This week, we had our second to last round of microteaching (almost there, y’all!)
One lesson that stood out the most was Tabitha’s presentation on “Diversity Matters in the Stem Classroom.” I thought it was great that she engaged students by having us fill out a worksheet (on Google Docs) with 5 questions in small groups. This exercise allowed to students to share their expertise and helpfully re-capped the chapter highlighting key terms and takeaways.
This document could also function as a chapter review/study guide that students can use before upcoming exams!
I had a conversation with a neutral institutional source (OMBUDS) at UCLA about what to do when in a toxic classroom environment. Based on my own experience…
- Encourage public shaming and critiques that are more hurtful than helpful (e.g. critiquing a person in a rude manner rather than effectively critiquing a question or concept)
- Feel “cliquey” to the point where intentional exclusion and mobbing (where a group creates a negative ‘mob-mentality’ to attack individuals)
- Do not encourage growth, especially in settings where asking questions is discouraged
- There is no trust or sense of mutual understanding/respect between individuals
- Boundaries are not acknowledged or respected
- Shit-talking and bullying is normalized, and no one is held accountable — and no one speaks out because no one wants to be the next “target” of rumors and drama
WTF do you do?
- Stay strong, but also know your own mental and physical boundaries. It is always okay to leave a toxic space. It is also okay to leave a space with a friend or to follow a friend who appears distressed.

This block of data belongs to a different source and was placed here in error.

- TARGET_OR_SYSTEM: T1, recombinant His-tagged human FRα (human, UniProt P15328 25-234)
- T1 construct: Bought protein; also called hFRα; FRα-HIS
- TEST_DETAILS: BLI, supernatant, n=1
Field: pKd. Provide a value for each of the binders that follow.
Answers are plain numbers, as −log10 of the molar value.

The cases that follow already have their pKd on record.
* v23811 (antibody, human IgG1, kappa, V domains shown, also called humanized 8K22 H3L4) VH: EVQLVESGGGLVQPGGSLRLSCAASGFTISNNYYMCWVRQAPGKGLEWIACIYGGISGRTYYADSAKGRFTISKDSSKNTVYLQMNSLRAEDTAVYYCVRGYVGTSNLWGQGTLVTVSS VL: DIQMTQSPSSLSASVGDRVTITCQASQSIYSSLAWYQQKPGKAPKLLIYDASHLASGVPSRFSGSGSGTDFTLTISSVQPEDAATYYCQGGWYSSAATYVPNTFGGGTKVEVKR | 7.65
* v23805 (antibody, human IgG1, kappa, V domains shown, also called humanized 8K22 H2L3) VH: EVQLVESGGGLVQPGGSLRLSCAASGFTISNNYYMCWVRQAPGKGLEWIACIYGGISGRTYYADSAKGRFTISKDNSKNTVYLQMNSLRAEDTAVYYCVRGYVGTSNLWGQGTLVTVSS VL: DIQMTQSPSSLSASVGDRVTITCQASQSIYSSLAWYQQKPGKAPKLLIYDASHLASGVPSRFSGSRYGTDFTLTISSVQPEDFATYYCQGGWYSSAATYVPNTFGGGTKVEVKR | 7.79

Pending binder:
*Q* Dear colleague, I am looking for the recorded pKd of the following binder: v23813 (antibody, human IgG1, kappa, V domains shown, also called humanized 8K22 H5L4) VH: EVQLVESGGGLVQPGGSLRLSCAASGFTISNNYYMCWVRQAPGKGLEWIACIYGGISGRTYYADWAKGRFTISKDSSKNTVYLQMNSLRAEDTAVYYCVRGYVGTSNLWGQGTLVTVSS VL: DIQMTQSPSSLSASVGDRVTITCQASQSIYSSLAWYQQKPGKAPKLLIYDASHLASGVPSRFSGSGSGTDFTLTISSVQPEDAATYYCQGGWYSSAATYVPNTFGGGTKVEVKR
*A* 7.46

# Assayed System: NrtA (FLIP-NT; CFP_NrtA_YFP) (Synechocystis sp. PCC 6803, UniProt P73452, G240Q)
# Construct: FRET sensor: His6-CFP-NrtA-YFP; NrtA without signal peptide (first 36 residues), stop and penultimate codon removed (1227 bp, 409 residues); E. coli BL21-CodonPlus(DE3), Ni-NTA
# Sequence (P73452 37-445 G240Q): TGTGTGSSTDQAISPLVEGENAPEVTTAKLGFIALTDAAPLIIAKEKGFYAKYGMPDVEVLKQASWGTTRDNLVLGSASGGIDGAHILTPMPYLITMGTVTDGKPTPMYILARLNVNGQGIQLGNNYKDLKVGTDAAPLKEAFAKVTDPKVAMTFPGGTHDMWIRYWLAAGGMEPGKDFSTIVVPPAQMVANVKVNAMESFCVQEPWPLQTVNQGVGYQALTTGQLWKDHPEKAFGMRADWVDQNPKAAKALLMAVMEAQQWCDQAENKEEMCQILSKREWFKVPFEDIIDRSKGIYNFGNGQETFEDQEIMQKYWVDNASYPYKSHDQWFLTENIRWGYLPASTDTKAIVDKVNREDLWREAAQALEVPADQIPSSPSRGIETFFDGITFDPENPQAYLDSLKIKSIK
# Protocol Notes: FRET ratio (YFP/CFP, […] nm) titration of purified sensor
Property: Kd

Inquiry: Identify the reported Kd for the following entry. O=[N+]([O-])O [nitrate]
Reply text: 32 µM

- Address the issue. If you do not feel comfortable talking to the perpetrators of a toxic environment, bring your concerns to the Department, OMBUDS, or Student Affairs — it is helpful to have MEDIATED conversations with a neutral party that can facilitate an actual dialogue. (Unfortunately, peers took it upon themselves to publicly yell grievances and misperceptions at me — stop drawing (my way of learning), stop talking about identity politics (my research), etc. — and leave without engaging in a mutual dialogue, hence why a mediated conversation would be more productive).
- Do not swallow your voice. At one point, I was receiving strange and unnecessary feedback truly putting me on the constant defensive. I literally received questions such as “Why boba? Boba isn’t important in MY life. How can it be a part of Asian American culture?” (The tone of this question felt a bit off, but I justified my project and things were fine.) But then, someone would say, “You can’t conduct an ethnography. It takes 10 years to conduct a good study, so anything you do would be useless. Also, you could sit in a boba shop for hours and no one would talk to you.” (This comment was coming from a really bad place… and that’s when I started to get quiet.) But then, I realized that silent or vocal, nothing I did would stop certain individuals from disliking me. I was the “target.” To maintain decorum in a classroom, here are some phrases you can use when folks are talking smack about your research.
- “It seems that you are worried about my ability to conduct research – could you help me understand where this concern comes from?”
- “I feel that you have concerns about my project…”
- “That’s a curious thing to say. Would you like to elaborate on your comment?”
At the end of the day, when they go low, we go high.
For an uplifting podcast, listen to Conan Needs a Friend #18 with Michelle Obama. This definitely picked me up after a rough week. Thanks to Lauren for recommending it.